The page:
Cladogram exercise EXTRA CREDIT

Cladogram exercise EXTRA CREDIT - ] Chapter 9 Shared...

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] Chapter 9 Shared Characters and Classification By now you should be convinced ttrat, taxonomically speaking, we can look at a fish as an assembly of gooi characters to be used for different purposes. In chapteri we used characters in a determinate sense as key characters to identify individuals. yet as we found in chapter g, tle same characters may be used statistically as variibtes to identify populations. Now we return once more to using characters in a determinate sense, but here we do so for classification rather than identifi cation. As best we cffi, we construct a phytogenetic classffication based on how characters differ benveen fish species and groups of species. A phylogenetic classification is an evolutionary hypothesis. It suggests that species or groups of species classified ogether are more closely re- lated genealogically to each other than they are !o any other taxa. Together they form a monophyletic group, all ulti_ mately derived from a single (hypothetical) species called a common ancestor. Various ways exist to construct classifications interpretable as phylogenetic. Some have a more concrete theoretical framework tlan others and so have a more definite set of rules to follow. For this exercise, it is easiest to follow definite rules without exceptions. Therefore, we use a method of phytogenetic systematics (see Wiley 1981) to assemble a cladogram suggesting re- lationships among taxa in a fish family. It is true that many ichthyologists use more ,.Eaditional,, methods for phylo_ genetic classification. Nevertheless, the method of inferring a phylogenetic tree from a cladogram is gaining favor. CLADOGRAM A cladogram is a branching diagram (dendrogram) in which species or other taxa are linked by sharing one or more characters in a unique state or condition. ,,Alternative X', in figure 9.1 exemplifies a cladogram that linls four taxa (A- D) into monophyletic groups by means of ttreir sharing three characters (l-3) in unique states. The uniquaness oi the character state indicates ttrat it is an evolutionrry nou_ elty (i.e., is apomorphic). This means that it has evolved (i.e., was derived) from a more ancesEal (plesiomorphic) condition found in related species outside the monophy'ofo group.l (In fig. 9.1 and thereafter, the plesiomorphic staei indicated by 0, the apomorphic state by 1.) hypothetical species from which the sister groups derived sometime in the past. At that time, the co Each monophyletic group is defined by the presence { the same uniquely derived character states in all its na- bers (synapomorphies) and typicafly consists of two sh. groups or species. A fork in the cladogram repres€nts common ancestor of the nro sister groups. In our e (fig. 9.1), B and CD are sister groups of a group, defined by a synapomorphy in character l, hypothesized common ancestor B'.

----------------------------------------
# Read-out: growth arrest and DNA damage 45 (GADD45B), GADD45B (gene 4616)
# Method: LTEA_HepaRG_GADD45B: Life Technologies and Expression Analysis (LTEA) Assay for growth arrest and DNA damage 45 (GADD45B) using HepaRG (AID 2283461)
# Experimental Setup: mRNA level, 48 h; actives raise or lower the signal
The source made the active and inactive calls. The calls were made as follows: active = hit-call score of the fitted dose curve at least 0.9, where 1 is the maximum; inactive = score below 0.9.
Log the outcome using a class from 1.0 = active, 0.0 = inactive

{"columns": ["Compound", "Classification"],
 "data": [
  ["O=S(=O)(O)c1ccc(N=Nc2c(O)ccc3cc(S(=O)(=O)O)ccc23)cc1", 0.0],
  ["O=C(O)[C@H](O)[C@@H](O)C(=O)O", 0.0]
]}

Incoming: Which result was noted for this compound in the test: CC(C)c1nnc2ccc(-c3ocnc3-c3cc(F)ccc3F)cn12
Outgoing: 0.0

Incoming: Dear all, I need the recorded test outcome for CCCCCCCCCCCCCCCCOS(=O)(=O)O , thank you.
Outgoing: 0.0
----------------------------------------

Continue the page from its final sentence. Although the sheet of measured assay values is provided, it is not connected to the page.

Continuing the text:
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Cladogram exercise EXTRA CREDIT - ] Chapter 9 Shared...

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